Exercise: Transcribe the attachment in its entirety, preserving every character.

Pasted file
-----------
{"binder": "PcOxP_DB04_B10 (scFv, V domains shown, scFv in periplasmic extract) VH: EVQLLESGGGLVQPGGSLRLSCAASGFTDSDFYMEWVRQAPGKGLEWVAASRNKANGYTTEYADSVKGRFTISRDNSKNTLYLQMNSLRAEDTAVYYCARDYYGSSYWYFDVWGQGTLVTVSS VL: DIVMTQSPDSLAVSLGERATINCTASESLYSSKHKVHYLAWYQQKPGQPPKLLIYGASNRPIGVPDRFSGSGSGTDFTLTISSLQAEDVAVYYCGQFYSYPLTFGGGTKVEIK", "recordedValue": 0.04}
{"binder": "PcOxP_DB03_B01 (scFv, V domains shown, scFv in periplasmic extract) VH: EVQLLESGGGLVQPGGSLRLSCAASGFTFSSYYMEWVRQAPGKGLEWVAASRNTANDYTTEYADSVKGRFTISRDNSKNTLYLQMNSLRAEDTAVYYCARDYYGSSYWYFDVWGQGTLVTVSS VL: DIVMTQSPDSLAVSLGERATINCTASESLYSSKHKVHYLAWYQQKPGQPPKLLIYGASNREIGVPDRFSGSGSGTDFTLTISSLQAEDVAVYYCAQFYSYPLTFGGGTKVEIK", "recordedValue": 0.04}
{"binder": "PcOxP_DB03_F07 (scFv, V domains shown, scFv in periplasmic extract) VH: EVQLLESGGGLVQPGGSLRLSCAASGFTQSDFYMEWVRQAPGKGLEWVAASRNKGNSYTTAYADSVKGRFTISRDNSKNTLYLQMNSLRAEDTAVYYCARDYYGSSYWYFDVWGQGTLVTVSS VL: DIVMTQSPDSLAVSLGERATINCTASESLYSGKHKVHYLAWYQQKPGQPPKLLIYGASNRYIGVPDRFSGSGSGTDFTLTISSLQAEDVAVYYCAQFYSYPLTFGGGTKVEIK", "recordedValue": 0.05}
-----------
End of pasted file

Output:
{"binder": "PcOxP_DB04_B10 (scFv, V domains shown, scFv in periplasmic extract) VH: EVQLLESGGGLVQPGGSLRLSCAASGFTDSDFYMEWVRQAPGKGLEWVAASRNKANGYTTEYADSVKGRFTISRDNSKNTLYLQMNSLRAEDTAVYYCARDYYGSSYWYFDVWGQGTLVTVSS VL: DIVMTQSPDSLAVSLGERATINCTASESLYSSKHKVHYLAWYQQKPGQPPKLLIYGASNRPIGVPDRFSGSGSGTDFTLTISSLQAEDVAVYYCGQFYSYPLTFGGGTKVEIK", "recordedValue": 0.04}
{"binder": "PcOxP_DB03_B01 (scFv, V domains shown, scFv in periplasmic extract) VH: EVQLLESGGGLVQPGGSLRLSCAASGFTFSSYYMEWVRQAPGKGLEWVAASRNTANDYTTEYADSVKGRFTISRDNSKNTLYLQMNSLRAEDTAVYYCARDYYGSSYWYFDVWGQGTLVTVSS VL: DIVMTQSPDSLAVSLGERATINCTASESLYSSKHKVHYLAWYQQKPGQPPKLLIYGASNREIGVPDRFSGSGSGTDFTLTISSLQAEDVAVYYCAQFYSYPLTFGGGTKVEIK", "recordedValue": 0.04}
{"binder": "PcOxP_DB03_F07 (scFv, V domains shown, scFv in periplasmic extract) VH: EVQLLESGGGLVQPGGSLRLSCAASGFTQSDFYMEWVRQAPGKGLEWVAASRNKGNSYTTAYADSVKGRFTISRDNSKNTLYLQMNSLRAEDTAVYYCARDYYGSSYWYFDVWGQGTLVTVSS VL: DIVMTQSPDSLAVSLGERATINCTASESLYSGKHKVHYLAWYQQKPGQPPKLLIYGASNRYIGVPDRFSGSGSGTDFTLTISSLQAEDVAVYYCAQFYSYPLTFGGGTKVEIK", "recordedValue": 0.05}